The Sober.P worm stopped spreading across the Internet on Tuesday after virus writers remotely silenced thousands of infected computers overnight, experts said on Friday.
The worm, which spread rapidly last week, included code to make it respond to instructions posted on a number of Web sites. Antivirus companies now believe that the virus writers responsible for Sober.P made changes to these Web sites to temporarily stop the worm spreading.
Antivirus company F-Secure saw the worm drop to one percent of virus activity on Tuesday morning from 40 percent of virus activity on Monday — although rival antivirus company Sophos had reported that Sober.P was 84 percent of virus activity on Monday.
"Sober monitors certain URLs," said Mikko Hyppönen, director of antivirus research for F-Secure. "What the worm does depends on the content of the Web site. Someone has changed the content of the Web site and taken remote control of the infected machines."
Hyppönen said the worm did not have an in-built mechanism to stop spreading it on Tuesday. "We weren't expecting this to happen."
Antivirus company Sophos confirmed it had also seen the worm stop spreading, but expects more activity from it.
"The Sober worm is programmed to 'poll' out to the Internet to see if a new component update is available," said Graham Cluley, senior technology consultant for Sophos. "What that update does is entirely up to the virus author — it could mean all of those infected machines could launch a new virus outbreak, begin a DDoS attack, or initiate a spam campaign."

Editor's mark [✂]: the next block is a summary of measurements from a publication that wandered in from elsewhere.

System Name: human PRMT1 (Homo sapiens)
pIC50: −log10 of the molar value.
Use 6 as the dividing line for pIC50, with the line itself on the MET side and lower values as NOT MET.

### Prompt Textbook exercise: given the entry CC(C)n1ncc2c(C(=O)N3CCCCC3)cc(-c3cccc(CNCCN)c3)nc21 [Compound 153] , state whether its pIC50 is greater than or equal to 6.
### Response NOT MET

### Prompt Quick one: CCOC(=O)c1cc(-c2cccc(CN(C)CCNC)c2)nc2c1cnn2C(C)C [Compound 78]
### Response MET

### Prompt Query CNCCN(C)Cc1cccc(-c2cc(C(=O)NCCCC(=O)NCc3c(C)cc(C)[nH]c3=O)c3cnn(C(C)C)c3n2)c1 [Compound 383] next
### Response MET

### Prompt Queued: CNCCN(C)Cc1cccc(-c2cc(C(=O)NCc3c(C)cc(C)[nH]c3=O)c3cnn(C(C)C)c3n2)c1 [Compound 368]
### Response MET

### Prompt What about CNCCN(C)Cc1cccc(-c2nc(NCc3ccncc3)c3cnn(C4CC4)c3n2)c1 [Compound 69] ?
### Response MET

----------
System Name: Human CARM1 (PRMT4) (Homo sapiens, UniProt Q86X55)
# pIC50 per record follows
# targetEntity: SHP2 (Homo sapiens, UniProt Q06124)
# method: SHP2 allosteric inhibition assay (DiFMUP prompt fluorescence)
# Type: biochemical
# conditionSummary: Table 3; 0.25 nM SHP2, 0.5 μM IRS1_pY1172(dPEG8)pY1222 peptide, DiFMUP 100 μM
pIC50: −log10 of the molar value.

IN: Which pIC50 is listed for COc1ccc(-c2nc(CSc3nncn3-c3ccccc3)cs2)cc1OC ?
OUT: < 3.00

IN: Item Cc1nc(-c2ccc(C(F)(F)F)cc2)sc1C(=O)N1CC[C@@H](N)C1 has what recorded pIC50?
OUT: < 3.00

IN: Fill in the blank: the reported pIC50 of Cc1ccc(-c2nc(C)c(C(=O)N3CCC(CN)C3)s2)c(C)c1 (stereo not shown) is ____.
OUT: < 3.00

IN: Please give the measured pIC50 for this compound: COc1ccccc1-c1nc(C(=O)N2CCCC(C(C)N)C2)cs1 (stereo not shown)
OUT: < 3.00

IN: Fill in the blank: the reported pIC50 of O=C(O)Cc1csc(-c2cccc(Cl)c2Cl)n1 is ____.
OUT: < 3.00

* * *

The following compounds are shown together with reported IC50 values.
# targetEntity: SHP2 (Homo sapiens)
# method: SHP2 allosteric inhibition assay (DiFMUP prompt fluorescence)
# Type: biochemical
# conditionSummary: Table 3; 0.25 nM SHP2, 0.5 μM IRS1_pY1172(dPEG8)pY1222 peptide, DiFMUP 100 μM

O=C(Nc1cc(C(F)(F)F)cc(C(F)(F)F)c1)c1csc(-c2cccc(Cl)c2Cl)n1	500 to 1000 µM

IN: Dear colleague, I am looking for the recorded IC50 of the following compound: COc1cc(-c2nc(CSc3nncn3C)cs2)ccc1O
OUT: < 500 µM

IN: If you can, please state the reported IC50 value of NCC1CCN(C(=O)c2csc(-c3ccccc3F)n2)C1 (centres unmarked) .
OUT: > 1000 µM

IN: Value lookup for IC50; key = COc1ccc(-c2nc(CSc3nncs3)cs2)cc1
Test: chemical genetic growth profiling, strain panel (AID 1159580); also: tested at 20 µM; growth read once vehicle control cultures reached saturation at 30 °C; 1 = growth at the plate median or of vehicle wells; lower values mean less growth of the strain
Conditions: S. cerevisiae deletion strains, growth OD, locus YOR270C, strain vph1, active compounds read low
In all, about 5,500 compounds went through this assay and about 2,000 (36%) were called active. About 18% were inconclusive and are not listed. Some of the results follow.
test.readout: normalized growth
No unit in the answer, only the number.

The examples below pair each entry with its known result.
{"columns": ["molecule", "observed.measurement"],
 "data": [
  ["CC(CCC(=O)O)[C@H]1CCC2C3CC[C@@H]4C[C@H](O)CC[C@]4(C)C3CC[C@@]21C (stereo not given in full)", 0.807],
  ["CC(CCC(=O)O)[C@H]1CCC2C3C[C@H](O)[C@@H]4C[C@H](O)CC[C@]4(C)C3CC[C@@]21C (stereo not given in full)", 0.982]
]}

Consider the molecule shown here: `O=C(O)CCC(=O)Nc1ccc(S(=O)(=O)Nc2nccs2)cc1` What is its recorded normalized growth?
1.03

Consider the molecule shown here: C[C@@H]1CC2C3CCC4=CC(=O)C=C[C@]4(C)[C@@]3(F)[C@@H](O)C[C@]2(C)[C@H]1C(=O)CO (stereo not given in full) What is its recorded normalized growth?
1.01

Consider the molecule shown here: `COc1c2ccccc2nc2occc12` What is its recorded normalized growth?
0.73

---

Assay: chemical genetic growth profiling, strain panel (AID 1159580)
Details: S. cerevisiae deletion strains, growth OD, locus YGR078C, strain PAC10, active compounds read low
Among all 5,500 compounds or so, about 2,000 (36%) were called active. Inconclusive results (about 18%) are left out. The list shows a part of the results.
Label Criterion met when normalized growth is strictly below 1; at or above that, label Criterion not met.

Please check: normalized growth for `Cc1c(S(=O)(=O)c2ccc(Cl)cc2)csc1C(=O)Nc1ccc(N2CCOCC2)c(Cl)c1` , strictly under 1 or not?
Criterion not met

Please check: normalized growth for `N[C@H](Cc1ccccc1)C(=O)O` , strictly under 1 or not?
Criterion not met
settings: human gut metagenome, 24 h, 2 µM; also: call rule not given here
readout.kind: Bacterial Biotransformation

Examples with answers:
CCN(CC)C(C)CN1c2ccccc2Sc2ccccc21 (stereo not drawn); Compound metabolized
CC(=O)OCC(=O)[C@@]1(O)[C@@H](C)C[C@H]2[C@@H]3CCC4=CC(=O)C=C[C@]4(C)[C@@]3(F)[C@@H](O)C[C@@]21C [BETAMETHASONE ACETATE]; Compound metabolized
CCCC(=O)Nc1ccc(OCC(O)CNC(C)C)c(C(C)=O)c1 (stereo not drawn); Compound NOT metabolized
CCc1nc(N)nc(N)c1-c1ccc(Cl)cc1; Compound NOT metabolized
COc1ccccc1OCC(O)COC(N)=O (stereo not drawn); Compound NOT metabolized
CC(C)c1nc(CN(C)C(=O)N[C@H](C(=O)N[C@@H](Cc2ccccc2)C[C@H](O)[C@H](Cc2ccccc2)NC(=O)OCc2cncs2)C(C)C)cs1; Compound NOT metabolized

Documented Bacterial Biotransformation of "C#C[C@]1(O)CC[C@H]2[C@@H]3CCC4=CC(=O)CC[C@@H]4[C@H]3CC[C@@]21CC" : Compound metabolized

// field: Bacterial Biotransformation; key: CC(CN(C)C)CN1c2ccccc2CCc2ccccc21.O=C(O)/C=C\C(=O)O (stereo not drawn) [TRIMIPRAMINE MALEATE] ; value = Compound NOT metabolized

Last week, Sober.P was reported to be circulating the Internet in massive quantities. Sophos said the mass-mailing worm accounted for 5.4 percent of all email and 84 percent of virus activity that the company saw over the weekend.
Sober.P — which security companies have variously tagged as Sober.N, Sober.O or Sober.S — travels as an attachment in emails written in English and German. One of the most widely reported emails contains an alluring message stating that the recipient has won free tickets to the 2006 World Cup in Germany, but many other types have also been spotted. Once opened, the virus sends itself to email addresses harvested from the newly infected machine.